This week we went to see “The old Woman, the Buffalo and the Lion of Manding” Created and performed by Jan Blake, Kouame Sereba, and Raymond Sereba.
It is the story of the birth and early life of Sundiata Keita, founder of the great Malian Empire of West Africa in the 13th Century. The empire covered the modern day countries of Mali, Guinea, Burkina Fasco, Cote D’Ivoire, Senegal and Gambia, Mauritania, Guinea-Bissau and Niger and lasted well into the 17th century.
One key moment in the story is Sundiata is in exile from Mali in the kingdom of Meme or Mema, when his former homeland is invaded by the Sosu or Sousous. Sundiata returns and liberates Mali.
There is a rich and interesting history to West Africa and http://en.wikipedia.org/wiki/Sundiata_Keita is a good starting point.
European Colonists obviously had a drastic effect on the existing Kingdoms and Empires of West Africa, through invasion and the transatlantic slave trade.
Cities like Timbuktu in Mali were great cities of learning and scholarship with libraries containing Islamic texts from the 10th Century and earlier. (Check out Michael Palin’s Sahara series and book for easy to digest information and footage)
The Mande empire was incredibly wealthy (mainly through gold and precious stones) and at its peak was the size of Western Europe. Other empires – for example the Ashanti empire of Ghana (formerly known as the Gold Coast) existed and traded together and again it is fascinating to read about.
West Africa has an ethnicity that is strongly tribal. Borders between lands were often marked by major rivers – Niger (Joiliba) and Senegal rivers for example. The straightline borders of Mali were drawn up by the French in 1892 – Mali was known as French Sudan and Senegal as French West Africa.
There are marked differences between the Northern and Southern regions of Senegal. Dakar in the North has a lot of French colonial character whereas the Cassamance region of the South has more traditional tribal villages.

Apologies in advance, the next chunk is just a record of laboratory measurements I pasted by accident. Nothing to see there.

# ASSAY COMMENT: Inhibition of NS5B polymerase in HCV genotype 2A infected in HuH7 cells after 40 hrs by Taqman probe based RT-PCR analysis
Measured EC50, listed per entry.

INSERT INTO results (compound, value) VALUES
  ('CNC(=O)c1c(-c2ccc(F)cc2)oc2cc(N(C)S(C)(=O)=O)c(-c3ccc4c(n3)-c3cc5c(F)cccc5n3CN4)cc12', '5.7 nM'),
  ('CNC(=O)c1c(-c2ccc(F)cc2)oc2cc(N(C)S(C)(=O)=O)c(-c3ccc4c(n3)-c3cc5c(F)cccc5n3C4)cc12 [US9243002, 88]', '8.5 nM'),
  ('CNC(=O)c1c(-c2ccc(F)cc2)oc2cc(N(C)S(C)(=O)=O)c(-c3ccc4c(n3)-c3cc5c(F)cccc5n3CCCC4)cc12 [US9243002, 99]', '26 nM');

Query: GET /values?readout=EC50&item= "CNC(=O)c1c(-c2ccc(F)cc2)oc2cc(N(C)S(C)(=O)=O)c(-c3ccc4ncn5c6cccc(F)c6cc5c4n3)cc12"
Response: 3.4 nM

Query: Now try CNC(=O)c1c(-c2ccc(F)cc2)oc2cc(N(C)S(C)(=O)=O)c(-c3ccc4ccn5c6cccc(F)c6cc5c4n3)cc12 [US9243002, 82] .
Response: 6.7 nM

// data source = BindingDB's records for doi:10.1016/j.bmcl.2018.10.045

Incidentally, the very narrow shape of Gambia along the river of the same name is often said to derive from a British gunboat firing its guns as it travelled up the river and claiming the territory reached by the shells. Considering the treatment of West African people and civilisations by the European Colonists, it seems, sadly, quite believable.
The rhythms I teach are virtually all Malinke rhythms (deriving from the Ethnic group originating from Mali and the Mali empire) but one rhythm which I teach (and is very widely taught around the world) comes from the Sousous people of Guinea. This rhythm is Yankadi and its partner Macru.
This rhythm was first taught to me by the Senegalese drummer, Magatte Dieng who passed away some years ago but was the first African djembe player I ever saw perform and for many of us, the first African teacher we learnt with.
The Yankadi rhythm (which I have discovered means ‘it is good to be here’) is a seduction dance where men and women dance in lines facing each other. In the Macru dance, they partner up and the tempo and intensity of the rhythm rapidly increases.
In the version I teach – the transition from Macru back to Yankadi uses a long break which is similar to the one found on the Nankama album by Mamady Keita.
There are lots of videos of Yankadi Macru drumming and dance arrangements on Youtube.
The ‘flowing’ nature of Yankadi lends itself to slow spins and graceful movement. It is a popular rhythm to teach because of the ‘feel’ of the rhythm. It is hard to write this down in musical notation and so we learn it by listening and how it feels to our bodies when we play it – which to me is a very African way of learning.
Working with the body, our feelings and listening enables us to move away from excessive thinking and analysis by the mind. In this way we can engage with the music more deeply and its more fun. I hope we can arrange a dance class using Yankadi at some point at my Durham class or in Newcastle.